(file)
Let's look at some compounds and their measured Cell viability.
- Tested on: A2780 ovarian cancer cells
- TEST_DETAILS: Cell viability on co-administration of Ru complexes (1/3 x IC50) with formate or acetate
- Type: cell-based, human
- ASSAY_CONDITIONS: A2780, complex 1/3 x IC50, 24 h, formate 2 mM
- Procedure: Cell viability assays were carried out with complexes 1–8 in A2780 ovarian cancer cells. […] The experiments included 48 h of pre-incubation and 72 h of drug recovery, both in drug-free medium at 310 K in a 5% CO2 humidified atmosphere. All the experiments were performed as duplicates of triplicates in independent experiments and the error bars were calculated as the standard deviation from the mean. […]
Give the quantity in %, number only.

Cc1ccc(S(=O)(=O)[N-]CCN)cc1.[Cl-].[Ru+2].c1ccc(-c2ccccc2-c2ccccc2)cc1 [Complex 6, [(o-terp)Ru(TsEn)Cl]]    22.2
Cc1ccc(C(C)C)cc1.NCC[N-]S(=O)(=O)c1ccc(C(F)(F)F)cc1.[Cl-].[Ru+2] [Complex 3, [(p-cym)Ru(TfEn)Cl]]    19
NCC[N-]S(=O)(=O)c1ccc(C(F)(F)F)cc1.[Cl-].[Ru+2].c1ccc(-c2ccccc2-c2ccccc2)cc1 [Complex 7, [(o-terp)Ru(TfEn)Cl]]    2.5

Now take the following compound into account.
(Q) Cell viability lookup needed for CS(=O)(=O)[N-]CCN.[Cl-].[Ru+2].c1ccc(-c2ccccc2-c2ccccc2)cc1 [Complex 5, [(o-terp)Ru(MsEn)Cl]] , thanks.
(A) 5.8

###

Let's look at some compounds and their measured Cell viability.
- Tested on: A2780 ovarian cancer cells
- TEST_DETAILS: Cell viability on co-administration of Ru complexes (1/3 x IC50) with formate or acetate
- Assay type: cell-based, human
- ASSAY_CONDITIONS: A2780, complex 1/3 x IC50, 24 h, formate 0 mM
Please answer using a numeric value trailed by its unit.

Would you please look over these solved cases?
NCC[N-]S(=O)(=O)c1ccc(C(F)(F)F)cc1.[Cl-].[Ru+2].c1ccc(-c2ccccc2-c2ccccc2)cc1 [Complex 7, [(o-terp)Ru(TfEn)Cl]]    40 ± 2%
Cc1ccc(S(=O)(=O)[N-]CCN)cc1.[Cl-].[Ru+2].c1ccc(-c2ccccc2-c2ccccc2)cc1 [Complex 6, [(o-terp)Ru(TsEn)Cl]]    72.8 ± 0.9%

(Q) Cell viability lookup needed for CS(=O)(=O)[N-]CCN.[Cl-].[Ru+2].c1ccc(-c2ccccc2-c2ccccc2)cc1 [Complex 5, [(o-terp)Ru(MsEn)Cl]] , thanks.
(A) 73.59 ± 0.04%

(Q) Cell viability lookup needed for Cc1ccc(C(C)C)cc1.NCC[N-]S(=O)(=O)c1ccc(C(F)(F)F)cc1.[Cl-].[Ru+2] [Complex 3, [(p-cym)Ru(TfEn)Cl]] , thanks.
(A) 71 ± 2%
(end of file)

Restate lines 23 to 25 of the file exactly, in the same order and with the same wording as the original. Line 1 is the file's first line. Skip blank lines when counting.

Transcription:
Cc1ccc(S(=O)(=O)[N-]CCN)cc1.[Cl-].[Ru+2].c1ccc(-c2ccccc2-c2ccccc2)cc1 [Complex 6, [(o-terp)Ru(TsEn)Cl]]    72.8 ± 0.9%

(Q) Cell viability lookup needed for CS(=O)(=O)[N-]CCN.[Cl-].[Ru+2].c1ccc(-c2ccccc2-c2ccccc2)cc1 [Complex 5, [(o-terp)Ru(MsEn)Cl]] , thanks.
(A) 73.59 ± 0.04%